This course examines the concept of justice and its relationship to human affairs. Questions to be addressed include: Does justice flow from divine will? The state? Reason? Does it even exist? What is the relationship between society and justice? How do we balance the desire for justice with other values such as love or compassion—or are the latter an intrinsic element of the former? Is justice as a concept fixed, or does it change depending on time and culture? What do we owe people whose actions deeply offend our sense of justice, if anything? In order to explore these questions, we will examine a variety of challenging and sometimes controversial readings from the fields of literature, philosophy, and religion.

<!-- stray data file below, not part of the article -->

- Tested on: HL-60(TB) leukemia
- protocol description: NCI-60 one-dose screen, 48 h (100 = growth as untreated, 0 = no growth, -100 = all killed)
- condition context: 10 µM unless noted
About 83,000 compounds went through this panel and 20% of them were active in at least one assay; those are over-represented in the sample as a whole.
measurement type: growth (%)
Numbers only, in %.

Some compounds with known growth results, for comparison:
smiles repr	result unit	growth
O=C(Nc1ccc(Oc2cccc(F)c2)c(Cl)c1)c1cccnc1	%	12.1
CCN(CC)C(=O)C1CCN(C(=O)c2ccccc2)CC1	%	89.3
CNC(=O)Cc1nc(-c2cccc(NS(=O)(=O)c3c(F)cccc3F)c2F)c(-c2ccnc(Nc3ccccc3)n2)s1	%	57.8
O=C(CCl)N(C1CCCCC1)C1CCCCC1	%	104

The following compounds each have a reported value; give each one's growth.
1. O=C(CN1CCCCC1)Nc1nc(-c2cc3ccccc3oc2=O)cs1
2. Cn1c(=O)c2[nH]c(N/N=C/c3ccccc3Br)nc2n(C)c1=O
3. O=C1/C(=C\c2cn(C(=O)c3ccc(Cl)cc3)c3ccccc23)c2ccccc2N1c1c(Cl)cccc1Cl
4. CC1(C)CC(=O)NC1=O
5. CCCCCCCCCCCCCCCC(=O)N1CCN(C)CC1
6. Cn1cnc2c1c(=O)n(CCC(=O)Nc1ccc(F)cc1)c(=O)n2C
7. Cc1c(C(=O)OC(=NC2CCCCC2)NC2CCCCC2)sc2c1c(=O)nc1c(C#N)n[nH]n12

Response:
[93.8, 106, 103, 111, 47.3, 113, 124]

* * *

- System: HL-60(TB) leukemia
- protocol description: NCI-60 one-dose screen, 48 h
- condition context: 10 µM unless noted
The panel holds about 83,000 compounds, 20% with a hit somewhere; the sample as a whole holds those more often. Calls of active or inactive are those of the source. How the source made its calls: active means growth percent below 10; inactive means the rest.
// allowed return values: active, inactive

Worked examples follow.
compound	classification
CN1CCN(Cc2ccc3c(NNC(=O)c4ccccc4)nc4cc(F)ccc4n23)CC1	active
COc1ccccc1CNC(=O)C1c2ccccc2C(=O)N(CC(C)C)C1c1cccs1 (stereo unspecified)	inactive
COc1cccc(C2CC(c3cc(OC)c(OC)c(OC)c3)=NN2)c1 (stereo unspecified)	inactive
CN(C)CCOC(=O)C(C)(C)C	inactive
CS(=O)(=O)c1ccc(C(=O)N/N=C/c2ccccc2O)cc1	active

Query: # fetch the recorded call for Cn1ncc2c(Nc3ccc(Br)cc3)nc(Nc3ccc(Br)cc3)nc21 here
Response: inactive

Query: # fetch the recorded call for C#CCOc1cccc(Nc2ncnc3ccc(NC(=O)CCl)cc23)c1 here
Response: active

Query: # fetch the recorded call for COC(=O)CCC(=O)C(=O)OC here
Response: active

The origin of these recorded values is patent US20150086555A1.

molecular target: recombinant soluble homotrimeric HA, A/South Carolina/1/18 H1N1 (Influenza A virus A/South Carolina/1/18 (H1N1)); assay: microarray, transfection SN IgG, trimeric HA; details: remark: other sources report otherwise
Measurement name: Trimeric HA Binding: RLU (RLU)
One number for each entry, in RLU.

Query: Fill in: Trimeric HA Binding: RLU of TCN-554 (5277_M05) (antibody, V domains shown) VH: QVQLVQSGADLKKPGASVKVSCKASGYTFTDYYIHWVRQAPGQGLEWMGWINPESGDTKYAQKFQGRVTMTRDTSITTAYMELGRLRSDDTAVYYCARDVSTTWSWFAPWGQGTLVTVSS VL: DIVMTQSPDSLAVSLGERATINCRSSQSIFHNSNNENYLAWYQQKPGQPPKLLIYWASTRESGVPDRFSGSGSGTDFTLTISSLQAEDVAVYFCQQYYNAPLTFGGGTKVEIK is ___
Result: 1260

The Art of War

Bob Mandel, Marc Messina Chair of International Affairs

  • Core 120-08 – MWF 1:50-2:50pm

This course covers the historical, strategic, and moral dimensions of war in order to give entering students an understanding of the most important challenge faced by humankind. The central questions revolve around the nature, purpose, and limits of warfare. The approach has students study conceptual insights largely through reading about the actual experience of warfare, viewed through the eyes of participants or direct observers. The emphasis is on interdisciplinary readings interpreting patterns across culture and time. Views of diverse groups, both powerful and oppressed, are fully represented. Students ponder and analyze the fundamental controversies surrounding organized armed international violence throughout the ages.

Suspense / Horror / Paranoia

Michael Mirabile, Assist Prof w/Term of English

  • Core 120-04 – MWF 1:50-2:50pm